The number of total unemployment claims filed in the United States throughout the now-months-long COVID-19 recession just surpassed 44 million.
As restaurants and institutions were forced to shut down or drastically curtail their operations, and the financial repercussions spread to the rest of the economy, many Americans found themselves out of a job and struggling to pay for basic necessities such as rent and food. In April, Feeding America, a network of 200 food banks across the country, reported that demand across its affiliate food banks has increased on average by 40 percent.
And yet, at the same time, reports about mountains of surplus produce and thousands of acres of harvestable crops being plowed under appeared in the news. It was disturbing to see so much food go to waste at a time when the need for it was greatest. Why couldn’t farmers simply redirect their surplus to the people who needed it?
The reason is that the food industry, with its complex network of sellers, buyers, processors and supply chains, was experiencing its own significant upheaval. In response, many organizations have worked hard over the past few months to bridge the gap between glut and scarcity. Many of these organizations are businesses or nonprofits that are part of the agricultural industry, while some had no experience with it before. They scrambled to form new partnerships, develop new sales channels and adopt new technologies, sometimes building entirely new supply chains up from scratch, all the while racing against the clock to save as many of the perishable goods that are the product of their industry’s labor as possible.
Food Loss Affects All Aspects of Agriculture
Food sometimes seems like the most boring of industries. You go into the grocery store and it’s always there, looking pretty much the same from week to week. There are red, yellow and green bell peppers. There are apples and tomatoes and garlic. Food begins to seem like any other mass-produced product, manufactured for our convenience off an endless assembly line somewhere.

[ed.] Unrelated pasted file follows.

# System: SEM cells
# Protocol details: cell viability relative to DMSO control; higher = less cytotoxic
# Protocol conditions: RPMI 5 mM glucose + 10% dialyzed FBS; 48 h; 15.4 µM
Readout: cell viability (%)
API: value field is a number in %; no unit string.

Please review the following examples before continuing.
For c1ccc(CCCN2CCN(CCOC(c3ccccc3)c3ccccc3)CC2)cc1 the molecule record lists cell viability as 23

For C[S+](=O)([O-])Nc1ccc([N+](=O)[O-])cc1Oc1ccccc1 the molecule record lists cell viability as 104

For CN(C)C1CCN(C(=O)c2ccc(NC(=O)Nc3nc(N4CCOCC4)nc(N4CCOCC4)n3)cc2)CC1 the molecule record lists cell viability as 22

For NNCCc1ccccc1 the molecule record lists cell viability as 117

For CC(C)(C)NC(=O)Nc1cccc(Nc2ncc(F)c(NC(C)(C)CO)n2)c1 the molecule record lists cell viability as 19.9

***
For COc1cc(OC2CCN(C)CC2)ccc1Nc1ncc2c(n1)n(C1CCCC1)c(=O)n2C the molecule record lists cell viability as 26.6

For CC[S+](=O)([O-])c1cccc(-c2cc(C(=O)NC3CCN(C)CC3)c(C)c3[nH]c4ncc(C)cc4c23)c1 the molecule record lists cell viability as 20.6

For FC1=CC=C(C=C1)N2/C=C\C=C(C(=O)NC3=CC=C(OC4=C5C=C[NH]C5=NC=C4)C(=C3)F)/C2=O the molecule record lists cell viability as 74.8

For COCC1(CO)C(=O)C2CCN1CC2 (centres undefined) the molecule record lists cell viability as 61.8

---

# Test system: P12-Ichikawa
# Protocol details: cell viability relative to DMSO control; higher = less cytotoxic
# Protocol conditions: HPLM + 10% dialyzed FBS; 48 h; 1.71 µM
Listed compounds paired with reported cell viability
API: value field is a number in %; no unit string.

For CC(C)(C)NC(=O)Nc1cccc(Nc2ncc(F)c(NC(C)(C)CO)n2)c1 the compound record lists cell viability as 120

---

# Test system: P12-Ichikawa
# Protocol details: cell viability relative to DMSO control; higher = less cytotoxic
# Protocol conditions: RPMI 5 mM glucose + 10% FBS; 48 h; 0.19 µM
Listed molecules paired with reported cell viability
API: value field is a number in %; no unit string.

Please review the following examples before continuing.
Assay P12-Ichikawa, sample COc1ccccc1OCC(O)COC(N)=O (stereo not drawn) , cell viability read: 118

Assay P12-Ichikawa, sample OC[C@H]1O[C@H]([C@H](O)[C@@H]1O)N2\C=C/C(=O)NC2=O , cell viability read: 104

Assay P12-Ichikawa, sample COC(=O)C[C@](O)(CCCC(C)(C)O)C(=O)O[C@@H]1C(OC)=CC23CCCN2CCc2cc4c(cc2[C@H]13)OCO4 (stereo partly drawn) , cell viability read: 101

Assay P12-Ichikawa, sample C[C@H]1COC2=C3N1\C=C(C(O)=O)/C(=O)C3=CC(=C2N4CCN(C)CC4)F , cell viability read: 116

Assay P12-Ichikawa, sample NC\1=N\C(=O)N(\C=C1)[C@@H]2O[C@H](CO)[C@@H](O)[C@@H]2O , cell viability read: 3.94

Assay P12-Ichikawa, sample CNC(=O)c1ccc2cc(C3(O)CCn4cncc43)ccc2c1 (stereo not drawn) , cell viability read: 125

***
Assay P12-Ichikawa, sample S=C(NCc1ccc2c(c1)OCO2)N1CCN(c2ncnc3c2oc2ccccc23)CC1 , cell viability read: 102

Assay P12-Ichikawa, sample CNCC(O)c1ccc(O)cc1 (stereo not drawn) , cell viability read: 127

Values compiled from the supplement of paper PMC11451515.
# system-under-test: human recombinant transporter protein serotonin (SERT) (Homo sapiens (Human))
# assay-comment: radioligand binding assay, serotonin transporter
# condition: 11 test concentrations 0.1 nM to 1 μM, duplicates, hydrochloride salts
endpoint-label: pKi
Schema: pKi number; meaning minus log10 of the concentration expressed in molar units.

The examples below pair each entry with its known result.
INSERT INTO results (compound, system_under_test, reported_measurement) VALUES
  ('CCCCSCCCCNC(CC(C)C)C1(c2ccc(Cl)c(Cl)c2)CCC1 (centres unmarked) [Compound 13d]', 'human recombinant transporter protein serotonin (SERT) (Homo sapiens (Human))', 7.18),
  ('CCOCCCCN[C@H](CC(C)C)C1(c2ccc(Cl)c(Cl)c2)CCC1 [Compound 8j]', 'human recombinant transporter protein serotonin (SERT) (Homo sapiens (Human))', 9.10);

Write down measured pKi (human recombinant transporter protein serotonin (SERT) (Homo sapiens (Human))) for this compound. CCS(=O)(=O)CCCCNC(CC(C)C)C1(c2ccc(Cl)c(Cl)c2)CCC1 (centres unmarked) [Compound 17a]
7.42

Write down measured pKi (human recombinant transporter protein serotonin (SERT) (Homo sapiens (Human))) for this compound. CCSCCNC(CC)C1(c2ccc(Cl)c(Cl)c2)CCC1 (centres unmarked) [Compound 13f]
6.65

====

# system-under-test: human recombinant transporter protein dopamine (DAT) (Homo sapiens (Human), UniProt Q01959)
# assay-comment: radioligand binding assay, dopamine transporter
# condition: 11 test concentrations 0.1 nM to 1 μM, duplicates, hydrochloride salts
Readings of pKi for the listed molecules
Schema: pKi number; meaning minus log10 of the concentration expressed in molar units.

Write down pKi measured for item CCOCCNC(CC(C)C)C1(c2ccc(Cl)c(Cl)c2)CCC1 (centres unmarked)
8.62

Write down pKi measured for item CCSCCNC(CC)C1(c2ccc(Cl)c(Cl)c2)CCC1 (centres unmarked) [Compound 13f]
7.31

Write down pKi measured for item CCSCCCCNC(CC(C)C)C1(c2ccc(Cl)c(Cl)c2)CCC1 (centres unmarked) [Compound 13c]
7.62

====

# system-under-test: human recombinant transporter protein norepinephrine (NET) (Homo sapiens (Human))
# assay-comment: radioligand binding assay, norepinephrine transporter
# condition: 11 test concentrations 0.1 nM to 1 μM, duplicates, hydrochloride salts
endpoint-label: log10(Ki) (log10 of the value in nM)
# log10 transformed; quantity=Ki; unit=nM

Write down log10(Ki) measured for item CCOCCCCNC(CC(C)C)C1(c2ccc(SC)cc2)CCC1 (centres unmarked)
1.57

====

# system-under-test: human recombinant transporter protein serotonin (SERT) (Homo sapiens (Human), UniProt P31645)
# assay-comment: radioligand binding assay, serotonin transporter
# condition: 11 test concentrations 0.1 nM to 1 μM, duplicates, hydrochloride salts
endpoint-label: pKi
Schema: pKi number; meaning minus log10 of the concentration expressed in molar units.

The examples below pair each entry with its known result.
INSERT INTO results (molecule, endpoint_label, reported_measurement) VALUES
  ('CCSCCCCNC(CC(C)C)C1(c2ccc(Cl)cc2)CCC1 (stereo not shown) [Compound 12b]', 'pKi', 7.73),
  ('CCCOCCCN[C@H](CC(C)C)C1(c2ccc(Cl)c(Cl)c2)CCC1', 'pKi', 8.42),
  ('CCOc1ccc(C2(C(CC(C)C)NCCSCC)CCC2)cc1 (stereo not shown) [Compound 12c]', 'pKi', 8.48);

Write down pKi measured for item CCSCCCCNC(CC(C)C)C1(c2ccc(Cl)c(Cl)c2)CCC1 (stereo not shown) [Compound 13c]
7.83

But behind the scenes, there is a mad dash to get the food from farms, livestock producers and fisheries to consumers, with as little loss from damage or spoilage as possible. According to the U.S. Department of Agriculture, an estimated 30 to 40 percent of the total food produced in the U.S. is never consumed, which in 2010 equated to 133 billion pounds or $161 billion. And there are hints that even those numbers could be low, according to a study published last year by Santa Clara University that found a third of edible food grown on farms in California never even makes it off the field.
To prevent spoilage, according to Wired, three fourths of the food in an average meal is funneled through the food supply chain under refrigeration, which is necessary to prevent loss of food as it’s transported mostly from where it’s grown in California to where it’s consumed across the country. Also according to Wired, produce like tomatoes are optimized for how well they hold up in cold storage, rather than for taste.
Thirty to 40 percent of the total food produced in the U.S. is never consumed.
Even so, it’s a race against the clock. Food loss at a grocery store is a significant part of “shrink” — a retail industry term for the percentage of items that are delivered for sale at a store that don’t get sold. At a grocery store, the meat department has the highest level of shrink, followed by the produce department, whose shrink is on average 4.8 percent of sales within the department and contributes to 16 percent of total average store shrink.
Which is all to say that, when COVID-19 hit and restaurants, schools, and other institutions across the country closed down, many farmers suddenly found themselves with no place to send their food and a limited window of time before the crops that they spent months planting, growing and harvesting would all go to waste.
Connecting Local Farmers With Buyers